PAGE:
I have been doing some research on how to get Annie-Mo to sleep well during her naps. She sleeps brilliantly at night (thank goodness) and often when I mention that she isn’t sleeping well during nap time people smile and say,” well at least she sleeps well at night”.
Obviously it is good that she does sleep at night but what a lot of people don’t seem to realise it that one or two regular naps not only fit in with her bodies natural energy dips but are also important aids to her development . Babies and preschool children who maintain good naps during the day are often more even tempered and actually sleep better at night then those who don’t. Of course there will always be some little ones who don’t fit the rule but on average young children need 11-12 hours sleep at night with 1-2 hours nap during the day. The first nap should be mid morning and apparently is conditioned for physical development. The afternoon nap is for mental development. Ideally each nap should be over 40 mins long for adequate benefit to be achieved. Annie was just cat napping, 20 mins mid afternoon under duress. When she awoke she would be refreshed but it didn’t last and by 5 o’clock she would be whingey and very ready for bed at the busiest time of the day. This was not a happy situation.
Whilst Annie was cat napping Pi was also having sleep issues of a ”I cant get to sleep” variety. Night after night we were regaled by her singing herself off to sleep with every carol she had been practicing for the school concert along with tapping in time and occasional shouts to emphasise the really exciting parts. This was in spite of lavender being rubbed on her feet, snuggley bedtime story and warm milk. Obviously however cute this was, the sleep deprived little girl who would emerge from her room late morning wasn’t that much fun to be around. Something had to be done.
I am currently reading ”The no cry sleep solution” by Elizabeth Pantley.
I did at first pick it up with Annie in mind but it has had some interesting suggestions that will hopefully put Pi back on the right sleepy track. One of the points I found most interesting was about regular awake time as well as the familiar regular bed time. The book explained that often during weekdays the time we get up is different to the time we get up at the weekend. Then Monday rolls around again and it is back to the previous awake time. This means that our bodies are working on two different time zones so when we go from one to the other then back again our bodies feel like they are jet lagged hence why we get that Monday morning ,”I don’t want to get up feeling’.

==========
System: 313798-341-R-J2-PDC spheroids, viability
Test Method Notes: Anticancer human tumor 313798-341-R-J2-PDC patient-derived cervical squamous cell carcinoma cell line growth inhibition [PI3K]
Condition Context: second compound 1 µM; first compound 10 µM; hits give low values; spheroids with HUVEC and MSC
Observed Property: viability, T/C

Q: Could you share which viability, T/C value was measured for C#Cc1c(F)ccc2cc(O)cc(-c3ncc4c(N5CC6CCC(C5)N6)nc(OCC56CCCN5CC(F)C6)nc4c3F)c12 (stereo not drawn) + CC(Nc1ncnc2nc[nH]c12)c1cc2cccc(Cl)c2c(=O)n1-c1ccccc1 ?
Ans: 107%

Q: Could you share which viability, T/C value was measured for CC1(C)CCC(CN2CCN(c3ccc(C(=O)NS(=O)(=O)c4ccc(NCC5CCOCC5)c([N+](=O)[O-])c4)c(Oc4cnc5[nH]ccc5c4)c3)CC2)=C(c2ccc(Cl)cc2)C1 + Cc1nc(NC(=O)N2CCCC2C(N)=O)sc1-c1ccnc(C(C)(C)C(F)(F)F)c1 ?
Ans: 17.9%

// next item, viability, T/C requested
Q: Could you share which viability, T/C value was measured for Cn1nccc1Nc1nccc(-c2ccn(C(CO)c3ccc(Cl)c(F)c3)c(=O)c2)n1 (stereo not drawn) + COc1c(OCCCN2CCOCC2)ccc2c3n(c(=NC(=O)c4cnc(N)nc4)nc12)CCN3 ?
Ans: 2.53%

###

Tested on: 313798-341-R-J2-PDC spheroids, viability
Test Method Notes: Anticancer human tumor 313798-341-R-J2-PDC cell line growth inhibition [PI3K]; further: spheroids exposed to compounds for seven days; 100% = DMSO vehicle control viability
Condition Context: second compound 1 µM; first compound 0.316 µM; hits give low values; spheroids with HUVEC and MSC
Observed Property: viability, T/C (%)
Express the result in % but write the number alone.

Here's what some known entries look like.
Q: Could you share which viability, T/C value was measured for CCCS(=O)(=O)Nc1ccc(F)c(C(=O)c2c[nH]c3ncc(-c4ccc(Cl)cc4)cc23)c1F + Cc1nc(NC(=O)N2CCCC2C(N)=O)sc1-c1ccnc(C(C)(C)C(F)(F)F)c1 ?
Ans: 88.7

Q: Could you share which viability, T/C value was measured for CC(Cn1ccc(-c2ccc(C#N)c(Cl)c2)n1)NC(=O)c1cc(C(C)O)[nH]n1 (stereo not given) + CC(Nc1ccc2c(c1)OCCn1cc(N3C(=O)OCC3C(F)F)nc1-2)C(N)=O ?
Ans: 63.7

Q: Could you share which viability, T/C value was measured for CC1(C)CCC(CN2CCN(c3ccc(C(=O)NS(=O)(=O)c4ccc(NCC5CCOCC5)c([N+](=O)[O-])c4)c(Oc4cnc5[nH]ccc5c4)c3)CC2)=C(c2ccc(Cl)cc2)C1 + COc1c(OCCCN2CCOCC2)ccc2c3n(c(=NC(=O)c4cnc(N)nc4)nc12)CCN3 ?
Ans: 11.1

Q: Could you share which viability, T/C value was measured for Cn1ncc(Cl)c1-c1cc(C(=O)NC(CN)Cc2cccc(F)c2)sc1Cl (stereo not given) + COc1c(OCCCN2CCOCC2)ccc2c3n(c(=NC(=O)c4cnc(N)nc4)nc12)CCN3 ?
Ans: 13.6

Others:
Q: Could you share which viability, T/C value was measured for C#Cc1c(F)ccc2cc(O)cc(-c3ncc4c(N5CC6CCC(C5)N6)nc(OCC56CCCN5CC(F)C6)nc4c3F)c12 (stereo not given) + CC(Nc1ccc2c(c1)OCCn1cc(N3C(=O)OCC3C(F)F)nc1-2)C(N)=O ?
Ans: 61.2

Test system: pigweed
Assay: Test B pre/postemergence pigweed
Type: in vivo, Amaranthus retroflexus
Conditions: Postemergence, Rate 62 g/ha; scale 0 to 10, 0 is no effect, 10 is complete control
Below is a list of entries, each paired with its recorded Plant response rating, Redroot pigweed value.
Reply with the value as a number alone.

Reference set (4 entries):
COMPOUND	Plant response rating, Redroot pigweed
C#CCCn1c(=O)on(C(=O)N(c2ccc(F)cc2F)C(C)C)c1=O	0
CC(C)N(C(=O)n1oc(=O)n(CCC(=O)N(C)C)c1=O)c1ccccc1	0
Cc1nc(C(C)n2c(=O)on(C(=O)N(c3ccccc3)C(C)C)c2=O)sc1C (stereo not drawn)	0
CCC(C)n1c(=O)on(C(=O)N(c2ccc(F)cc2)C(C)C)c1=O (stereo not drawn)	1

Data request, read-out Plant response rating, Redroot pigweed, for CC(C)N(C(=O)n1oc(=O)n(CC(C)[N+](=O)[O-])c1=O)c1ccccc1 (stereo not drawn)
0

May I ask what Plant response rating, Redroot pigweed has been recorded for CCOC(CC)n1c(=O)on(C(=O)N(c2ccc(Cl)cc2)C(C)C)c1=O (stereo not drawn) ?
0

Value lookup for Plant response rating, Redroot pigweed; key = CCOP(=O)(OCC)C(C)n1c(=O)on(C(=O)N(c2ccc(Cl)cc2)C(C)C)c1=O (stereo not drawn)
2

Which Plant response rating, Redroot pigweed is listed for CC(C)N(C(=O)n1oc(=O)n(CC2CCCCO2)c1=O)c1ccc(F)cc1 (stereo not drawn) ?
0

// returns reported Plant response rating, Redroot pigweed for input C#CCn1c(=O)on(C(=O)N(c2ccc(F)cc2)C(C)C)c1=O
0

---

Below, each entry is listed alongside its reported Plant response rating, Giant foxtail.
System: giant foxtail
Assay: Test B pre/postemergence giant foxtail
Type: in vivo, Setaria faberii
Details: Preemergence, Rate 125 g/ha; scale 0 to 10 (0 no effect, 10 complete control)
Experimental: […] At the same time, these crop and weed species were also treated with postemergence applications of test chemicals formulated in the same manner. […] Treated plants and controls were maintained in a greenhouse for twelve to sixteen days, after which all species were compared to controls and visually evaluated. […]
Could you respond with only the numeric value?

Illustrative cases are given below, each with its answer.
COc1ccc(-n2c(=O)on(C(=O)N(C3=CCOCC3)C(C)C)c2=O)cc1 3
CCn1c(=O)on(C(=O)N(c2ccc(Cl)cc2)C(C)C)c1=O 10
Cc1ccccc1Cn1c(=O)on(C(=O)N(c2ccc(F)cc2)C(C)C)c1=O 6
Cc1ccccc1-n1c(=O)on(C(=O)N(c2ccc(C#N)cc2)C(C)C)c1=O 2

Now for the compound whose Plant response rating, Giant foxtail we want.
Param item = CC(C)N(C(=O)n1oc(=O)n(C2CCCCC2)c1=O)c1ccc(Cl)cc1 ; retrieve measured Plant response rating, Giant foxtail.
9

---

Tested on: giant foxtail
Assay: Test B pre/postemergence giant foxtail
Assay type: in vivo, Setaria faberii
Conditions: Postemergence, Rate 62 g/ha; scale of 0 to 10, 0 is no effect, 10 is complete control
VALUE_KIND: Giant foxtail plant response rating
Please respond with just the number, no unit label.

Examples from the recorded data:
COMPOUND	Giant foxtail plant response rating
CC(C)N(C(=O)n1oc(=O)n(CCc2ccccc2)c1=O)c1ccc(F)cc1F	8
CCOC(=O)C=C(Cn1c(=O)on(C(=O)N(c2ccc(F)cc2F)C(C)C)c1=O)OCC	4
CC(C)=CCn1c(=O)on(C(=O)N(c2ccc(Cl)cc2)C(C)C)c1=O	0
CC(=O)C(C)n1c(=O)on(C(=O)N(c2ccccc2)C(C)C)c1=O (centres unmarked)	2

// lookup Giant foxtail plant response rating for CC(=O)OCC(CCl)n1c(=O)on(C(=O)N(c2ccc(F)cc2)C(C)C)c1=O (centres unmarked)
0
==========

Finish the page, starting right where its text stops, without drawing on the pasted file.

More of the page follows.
I have been letting Sophie sleep in because she was getting to sleep late. Perhaps I was conditioning her to not only a later wake up but also a later go to sleep time. So I am trying to maintain a regular awake time as well as bed time and it will be interesting to see what happens. I do know that no solution fits every child but even if this one doesn’t work it is one step closer to the one that will.
Annie is now also having a regular wake up, nap and sleep time working along side Gina Fords ‘The contented little baby book’.
There aren’t many self help writers who elicit such a strong reaction as Gina Ford. I found her book enlightening. To discover that babies could go to bed at 7 and sleep through was a shock. I didn’t believe it but it does make sense. The boys spent most evenings when they were young howling. I thought it was colic. It appears they were just over tired. I discovered ‘The contented baby’ with Sophie. Both she and Annie were down at 7 sleeping through from 5 weeks. I have never been able to stick to her routines religiously but instead use them as a guide. so like now when Annie’s naps have gone wrong I use ‘The contented baby’ to put us back on track and off we go again.
Thank goodness for Harrogate library’s reference section and fingers crossed that they will soon all be sleeping like the metaphorical baby.